CWU ballots until 17 March
By Ollie Moore
As Solidarity went to press on 3 March, Royal Mail workers were beginning a new ballot for industrial action, after a successful ballot last year was injuncted by the High Court.
The ballot will close on 17 March. It is about action to prevent a restructure that could see the postal and parcel delivery aspects of Royal Mail’s business separated into distinct companies, a move which the Communication Workers Union (CWU) says could threaten up to 20,000 jobs.
The CWU is also demanding that Royal Mail honour an agreement reached in 2018 which included a commitment to a reduced working week.
The CWU has held 800 “gate meetings” at Royal Mail workplaces across the country to build the ballot campaign, which the union says is a record number. A Royal Mail worker told Solidarity: “Gate meeting mainly used as a mechanism for reps and full-time officials to convey information to the members. That’s useful and worthwhile, but it’s missing an opportunity not to make those meetings forums for more participatory, democratic discussion about where to go with the campaign.” The industrial action ballot closes on 17 March.
In pay negotiations separate to the dispute, Royal Mail’s latest offer, for a 6% pay increase across three years, has been rejected by the CWU.
Tube workers ballot from 6 March
By Ollie Moore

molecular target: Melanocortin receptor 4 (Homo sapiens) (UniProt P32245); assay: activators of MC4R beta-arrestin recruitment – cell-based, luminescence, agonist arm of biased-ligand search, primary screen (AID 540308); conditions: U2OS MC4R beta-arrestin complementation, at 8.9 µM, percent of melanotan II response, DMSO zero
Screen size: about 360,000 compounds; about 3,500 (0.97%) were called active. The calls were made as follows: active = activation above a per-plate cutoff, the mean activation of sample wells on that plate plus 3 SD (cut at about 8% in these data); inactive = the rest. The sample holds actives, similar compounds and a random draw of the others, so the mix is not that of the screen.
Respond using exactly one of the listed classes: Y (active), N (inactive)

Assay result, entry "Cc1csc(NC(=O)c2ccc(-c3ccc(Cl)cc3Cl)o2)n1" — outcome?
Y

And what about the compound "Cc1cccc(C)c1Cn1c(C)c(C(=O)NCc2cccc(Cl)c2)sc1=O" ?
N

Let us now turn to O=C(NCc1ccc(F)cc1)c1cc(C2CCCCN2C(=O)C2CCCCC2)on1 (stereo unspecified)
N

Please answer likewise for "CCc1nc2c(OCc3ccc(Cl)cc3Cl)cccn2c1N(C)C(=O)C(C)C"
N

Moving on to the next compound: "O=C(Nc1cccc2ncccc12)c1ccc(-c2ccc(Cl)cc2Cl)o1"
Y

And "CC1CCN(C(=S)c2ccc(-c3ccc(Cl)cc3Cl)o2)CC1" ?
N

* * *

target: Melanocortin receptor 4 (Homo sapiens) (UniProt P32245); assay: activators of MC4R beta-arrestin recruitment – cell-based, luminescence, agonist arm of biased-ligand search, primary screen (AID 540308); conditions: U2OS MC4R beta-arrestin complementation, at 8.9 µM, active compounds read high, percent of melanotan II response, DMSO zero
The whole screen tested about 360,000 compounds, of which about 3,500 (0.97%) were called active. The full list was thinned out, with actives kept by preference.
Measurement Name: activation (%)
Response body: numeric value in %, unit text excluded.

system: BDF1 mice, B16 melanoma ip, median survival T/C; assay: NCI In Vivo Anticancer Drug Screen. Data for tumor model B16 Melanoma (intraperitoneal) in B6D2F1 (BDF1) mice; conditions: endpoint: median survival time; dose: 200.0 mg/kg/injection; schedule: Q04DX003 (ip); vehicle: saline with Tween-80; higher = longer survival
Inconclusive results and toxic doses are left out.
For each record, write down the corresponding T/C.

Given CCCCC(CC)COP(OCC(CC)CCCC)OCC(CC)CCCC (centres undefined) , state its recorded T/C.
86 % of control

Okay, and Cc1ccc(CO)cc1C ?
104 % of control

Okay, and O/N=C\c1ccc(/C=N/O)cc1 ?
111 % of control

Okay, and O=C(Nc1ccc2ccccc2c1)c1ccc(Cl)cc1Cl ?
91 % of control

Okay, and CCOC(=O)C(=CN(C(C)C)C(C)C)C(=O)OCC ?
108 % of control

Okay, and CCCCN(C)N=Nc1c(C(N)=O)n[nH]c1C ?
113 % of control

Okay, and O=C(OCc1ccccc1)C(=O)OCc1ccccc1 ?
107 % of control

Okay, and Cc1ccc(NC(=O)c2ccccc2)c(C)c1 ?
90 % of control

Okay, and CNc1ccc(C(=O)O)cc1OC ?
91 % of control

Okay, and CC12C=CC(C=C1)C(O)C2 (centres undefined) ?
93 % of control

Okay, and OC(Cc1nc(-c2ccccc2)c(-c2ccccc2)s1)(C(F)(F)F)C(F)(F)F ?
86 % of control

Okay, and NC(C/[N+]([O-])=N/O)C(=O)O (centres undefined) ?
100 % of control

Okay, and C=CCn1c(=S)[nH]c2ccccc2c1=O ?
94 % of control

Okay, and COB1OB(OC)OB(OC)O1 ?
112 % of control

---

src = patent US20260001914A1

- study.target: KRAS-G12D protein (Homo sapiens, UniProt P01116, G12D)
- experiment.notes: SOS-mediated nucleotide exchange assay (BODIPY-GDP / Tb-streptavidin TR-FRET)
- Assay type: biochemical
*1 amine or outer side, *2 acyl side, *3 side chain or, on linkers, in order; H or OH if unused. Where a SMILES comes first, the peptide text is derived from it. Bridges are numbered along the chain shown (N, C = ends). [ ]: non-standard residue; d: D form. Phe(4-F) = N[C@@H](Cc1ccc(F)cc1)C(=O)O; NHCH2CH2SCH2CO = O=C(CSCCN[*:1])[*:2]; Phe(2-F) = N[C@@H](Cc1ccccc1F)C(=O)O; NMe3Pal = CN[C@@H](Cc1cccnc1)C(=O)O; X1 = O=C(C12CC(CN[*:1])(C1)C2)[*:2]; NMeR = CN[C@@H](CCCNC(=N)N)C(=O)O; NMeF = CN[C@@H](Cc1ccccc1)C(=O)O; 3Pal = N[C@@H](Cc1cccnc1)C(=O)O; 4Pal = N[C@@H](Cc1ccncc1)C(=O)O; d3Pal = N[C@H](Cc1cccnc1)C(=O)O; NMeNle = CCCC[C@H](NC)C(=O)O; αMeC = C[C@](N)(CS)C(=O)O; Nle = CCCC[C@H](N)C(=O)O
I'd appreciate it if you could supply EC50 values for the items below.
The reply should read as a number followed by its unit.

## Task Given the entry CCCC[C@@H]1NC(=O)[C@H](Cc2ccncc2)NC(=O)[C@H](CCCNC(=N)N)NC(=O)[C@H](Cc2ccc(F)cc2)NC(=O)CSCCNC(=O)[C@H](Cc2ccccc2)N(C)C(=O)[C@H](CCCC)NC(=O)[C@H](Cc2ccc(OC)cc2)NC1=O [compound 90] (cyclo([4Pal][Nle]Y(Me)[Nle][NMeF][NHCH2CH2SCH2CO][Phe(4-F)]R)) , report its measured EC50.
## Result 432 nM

Tube union RMT will ballot its entire membership across London Underground, around 10,000 workers, for strikes over pay and conditions. The ballot runs from 6 to 31 March.
LU workers are already almost a year in to what should be their new pay arrangements, with the previous deal having expired in April 2019. RMT’s claim was for a “substantial, above-inflation pay increase”, with a flat-rate minimum for the lowest paid, and for a 32-hour, four-day week. LU’s latest offer is for an RPI+0.2% pay rise for four years. The ballot marks the first time RMT, the only union to organise across all functions and grades of LU staff, has balloted its entire LU membership in nearly five years. That last ballot took place before the turnout thresholds required by the 2016 Trade Union Act were imposed, but had they been law at the time, the RMT’s ballot would have cleared them.
Driver-only union Aslef, a minority union across LU as a whole but a slight majority amongst Tube drivers, is also balloting over pay, in a vote running from 28 February to 12 March. If the ballots return majorities, Tube workers could strike in the run-up to the mayoral and GLA elections, due to take place on 7 May.
TfL workers strike on pay
By Ollie Moore